Saturday 21 April 2018

Truth was often 'distorted' for peace talks

Lise Hand

Lise Hand

FORMER British Prime Minister Tony Blair has admitted that he sometimes "distorted" the truth during the Northern Ireland peace process in order to keep the talks on track.

In his autobiography 'A Journey', Mr Blair writes: "Politicians are obliged from time to time to conceal the full truth, to bend it and even distort it where the interests of the biggest strategic goal demand it be done.

"Without operating with some subtlety at this level, the job would be well-nigh impossible."

He said that he took "horrendous" chances and stretched the truth "past breaking point" as he sought to break the endless deadlocks between unionists and nationalists.

Mr Blair heaped praise on Sinn Fein's Gerry Adams and Martin McGuinness, hailing them as "an extraordinary couple". He writes: "Over time, I came to like both greatly, probably more than I should have, if truth be told."

He described the pair as having "real political courage. Whether you like them or not, and no matter how strongly you disapprove of their past actions, they had courage in abundance."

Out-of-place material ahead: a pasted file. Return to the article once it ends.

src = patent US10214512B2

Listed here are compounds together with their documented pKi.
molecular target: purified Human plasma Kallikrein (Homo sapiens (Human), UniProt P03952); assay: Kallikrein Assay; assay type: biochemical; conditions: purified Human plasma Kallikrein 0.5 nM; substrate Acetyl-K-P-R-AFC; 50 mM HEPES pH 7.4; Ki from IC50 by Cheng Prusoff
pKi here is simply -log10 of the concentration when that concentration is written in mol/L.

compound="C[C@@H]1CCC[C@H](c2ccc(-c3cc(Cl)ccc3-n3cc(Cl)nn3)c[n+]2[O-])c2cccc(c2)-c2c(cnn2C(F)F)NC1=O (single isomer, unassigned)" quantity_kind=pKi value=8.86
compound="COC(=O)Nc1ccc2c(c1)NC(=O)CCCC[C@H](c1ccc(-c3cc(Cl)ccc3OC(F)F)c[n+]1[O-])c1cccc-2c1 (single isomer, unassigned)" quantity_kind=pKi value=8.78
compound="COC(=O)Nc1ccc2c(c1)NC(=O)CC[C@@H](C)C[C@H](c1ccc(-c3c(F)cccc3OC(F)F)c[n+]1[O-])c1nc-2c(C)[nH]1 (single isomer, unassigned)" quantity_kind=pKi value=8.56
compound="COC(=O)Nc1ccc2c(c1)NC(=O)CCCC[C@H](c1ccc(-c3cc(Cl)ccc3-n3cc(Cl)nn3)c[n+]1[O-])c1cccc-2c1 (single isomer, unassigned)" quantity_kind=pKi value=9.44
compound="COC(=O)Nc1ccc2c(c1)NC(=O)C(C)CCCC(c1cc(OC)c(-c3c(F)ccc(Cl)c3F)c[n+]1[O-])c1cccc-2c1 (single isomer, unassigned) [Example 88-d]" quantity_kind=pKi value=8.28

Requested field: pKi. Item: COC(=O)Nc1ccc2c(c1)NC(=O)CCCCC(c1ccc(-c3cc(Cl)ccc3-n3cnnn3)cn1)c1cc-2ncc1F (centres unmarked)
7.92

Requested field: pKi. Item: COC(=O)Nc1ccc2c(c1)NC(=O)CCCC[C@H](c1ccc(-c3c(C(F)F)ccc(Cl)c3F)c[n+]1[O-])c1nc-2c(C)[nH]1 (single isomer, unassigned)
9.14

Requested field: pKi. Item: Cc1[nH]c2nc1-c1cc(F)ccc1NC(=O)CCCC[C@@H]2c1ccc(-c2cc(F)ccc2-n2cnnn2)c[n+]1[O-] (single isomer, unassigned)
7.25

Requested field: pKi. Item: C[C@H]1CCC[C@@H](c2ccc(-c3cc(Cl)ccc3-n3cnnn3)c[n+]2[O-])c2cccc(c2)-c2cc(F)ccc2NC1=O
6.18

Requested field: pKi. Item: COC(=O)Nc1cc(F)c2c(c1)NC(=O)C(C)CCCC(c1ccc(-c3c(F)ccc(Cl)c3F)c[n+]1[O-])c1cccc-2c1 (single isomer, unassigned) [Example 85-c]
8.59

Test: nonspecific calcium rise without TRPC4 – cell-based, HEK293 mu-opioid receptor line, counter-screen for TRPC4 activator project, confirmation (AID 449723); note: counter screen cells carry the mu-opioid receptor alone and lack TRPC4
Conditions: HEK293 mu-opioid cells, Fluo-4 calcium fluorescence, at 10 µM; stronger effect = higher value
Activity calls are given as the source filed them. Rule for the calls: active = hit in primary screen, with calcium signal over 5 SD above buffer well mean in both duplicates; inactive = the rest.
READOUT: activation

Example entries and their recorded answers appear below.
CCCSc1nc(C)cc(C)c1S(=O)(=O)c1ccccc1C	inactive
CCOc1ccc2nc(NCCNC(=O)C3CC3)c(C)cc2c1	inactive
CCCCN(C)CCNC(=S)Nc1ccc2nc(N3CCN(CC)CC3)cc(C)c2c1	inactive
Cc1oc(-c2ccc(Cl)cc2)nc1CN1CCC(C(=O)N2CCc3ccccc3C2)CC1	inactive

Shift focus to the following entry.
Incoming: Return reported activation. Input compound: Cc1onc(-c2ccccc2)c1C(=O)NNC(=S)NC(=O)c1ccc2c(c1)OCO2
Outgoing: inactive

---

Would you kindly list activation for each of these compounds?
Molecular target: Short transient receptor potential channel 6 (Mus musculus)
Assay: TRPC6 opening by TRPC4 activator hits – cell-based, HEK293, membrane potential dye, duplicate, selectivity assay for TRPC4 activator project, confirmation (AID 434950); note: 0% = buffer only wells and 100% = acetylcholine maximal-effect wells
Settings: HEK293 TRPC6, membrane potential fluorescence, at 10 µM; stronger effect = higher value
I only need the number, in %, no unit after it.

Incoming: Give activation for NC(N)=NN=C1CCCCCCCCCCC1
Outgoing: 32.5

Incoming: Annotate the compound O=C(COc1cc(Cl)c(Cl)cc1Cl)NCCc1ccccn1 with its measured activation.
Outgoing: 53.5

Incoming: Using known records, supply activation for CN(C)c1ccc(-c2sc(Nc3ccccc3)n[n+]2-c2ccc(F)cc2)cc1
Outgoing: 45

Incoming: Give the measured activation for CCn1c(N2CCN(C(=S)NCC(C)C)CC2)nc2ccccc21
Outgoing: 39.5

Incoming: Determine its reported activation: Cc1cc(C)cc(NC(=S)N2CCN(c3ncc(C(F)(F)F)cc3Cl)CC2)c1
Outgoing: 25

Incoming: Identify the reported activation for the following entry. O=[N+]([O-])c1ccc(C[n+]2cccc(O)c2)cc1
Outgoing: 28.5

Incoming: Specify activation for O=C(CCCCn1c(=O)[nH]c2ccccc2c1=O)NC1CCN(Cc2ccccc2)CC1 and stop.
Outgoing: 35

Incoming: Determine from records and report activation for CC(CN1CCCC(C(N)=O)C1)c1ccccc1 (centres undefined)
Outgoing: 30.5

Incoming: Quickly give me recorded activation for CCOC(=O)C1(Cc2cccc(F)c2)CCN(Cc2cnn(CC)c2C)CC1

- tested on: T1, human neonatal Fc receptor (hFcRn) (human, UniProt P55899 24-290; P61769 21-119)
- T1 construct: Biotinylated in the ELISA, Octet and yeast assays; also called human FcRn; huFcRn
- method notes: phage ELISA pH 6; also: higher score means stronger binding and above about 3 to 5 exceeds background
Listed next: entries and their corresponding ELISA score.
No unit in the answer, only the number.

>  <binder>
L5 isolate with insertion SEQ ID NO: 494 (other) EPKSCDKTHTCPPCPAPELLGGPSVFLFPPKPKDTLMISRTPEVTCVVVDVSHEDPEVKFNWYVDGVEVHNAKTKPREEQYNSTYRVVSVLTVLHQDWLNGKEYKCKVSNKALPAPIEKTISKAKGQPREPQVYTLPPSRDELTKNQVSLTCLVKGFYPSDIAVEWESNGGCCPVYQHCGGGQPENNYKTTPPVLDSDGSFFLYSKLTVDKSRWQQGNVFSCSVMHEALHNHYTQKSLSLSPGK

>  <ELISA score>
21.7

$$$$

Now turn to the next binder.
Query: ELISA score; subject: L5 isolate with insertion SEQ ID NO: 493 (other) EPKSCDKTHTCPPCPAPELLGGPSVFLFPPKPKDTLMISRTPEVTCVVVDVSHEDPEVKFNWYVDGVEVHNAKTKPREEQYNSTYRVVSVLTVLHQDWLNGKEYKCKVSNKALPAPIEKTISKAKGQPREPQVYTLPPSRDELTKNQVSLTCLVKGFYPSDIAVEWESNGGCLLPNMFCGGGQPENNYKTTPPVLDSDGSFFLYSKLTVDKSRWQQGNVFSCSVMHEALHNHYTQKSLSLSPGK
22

Mr Blair recounts how his first historic handshake with Mr Adams and Mr McGuinness near the start of the peace talks in October 1997 sparked outrage among unionists.

On the same day while on a visit to a shopping centre in Belfast with the then DUP deputy leader Peter Robinson, Mr Blair was confronted by a mob of "very angry protesting grannies, shouting, swearing and waving rubber gloves in my face".

Afterwards when he asked his political adviser Jonathan Powell on the significance of the rubber gloves, "he roared with laughter and said, 'it's because you should have worn rubber gloves when shaking hands with Gerry Adams'." And he is also warm in his praise of Bertie Ahern, who he first met in the run-up to the 1997 election when Mr Ahern was still leader of the opposition. "We got on immediately like the proverbial house on fire," Mr Blair said. He was "one of my favourite political leaders. Over time he became a true friend."

Mr Blair will be a guest on tomorrow night's 'Late Late Show' and will be signing copies of 'A Journey' in Eason on O'Connell Street on Saturday.

Irish Independent

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